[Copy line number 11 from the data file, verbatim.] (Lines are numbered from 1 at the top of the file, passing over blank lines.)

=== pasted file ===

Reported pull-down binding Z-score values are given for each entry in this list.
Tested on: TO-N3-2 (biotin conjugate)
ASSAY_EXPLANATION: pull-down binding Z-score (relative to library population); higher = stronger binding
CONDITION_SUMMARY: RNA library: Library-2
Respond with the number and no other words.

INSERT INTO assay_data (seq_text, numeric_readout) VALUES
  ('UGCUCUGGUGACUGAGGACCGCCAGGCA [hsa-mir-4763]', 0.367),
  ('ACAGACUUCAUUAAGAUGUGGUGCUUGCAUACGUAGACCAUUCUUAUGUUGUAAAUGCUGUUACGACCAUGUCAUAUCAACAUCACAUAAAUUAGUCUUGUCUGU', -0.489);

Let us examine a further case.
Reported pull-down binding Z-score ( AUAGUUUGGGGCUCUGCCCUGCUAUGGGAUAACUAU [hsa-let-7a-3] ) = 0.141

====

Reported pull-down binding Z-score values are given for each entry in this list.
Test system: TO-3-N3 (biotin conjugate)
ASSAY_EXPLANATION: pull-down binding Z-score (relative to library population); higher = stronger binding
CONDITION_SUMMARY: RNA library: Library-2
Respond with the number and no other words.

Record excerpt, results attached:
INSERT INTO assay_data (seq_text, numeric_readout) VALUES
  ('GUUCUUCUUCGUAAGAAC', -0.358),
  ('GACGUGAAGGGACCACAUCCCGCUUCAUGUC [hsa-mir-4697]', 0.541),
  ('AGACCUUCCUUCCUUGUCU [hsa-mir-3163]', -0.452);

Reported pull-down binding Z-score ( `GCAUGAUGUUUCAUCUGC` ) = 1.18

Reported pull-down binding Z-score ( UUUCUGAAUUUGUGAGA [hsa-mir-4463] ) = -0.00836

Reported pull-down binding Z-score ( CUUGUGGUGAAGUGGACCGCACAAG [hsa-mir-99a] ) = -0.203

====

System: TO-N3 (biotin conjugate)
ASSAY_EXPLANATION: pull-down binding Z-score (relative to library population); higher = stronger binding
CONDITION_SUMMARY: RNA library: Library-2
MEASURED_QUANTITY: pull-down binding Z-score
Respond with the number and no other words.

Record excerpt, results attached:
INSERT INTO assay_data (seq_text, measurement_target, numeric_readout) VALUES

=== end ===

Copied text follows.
====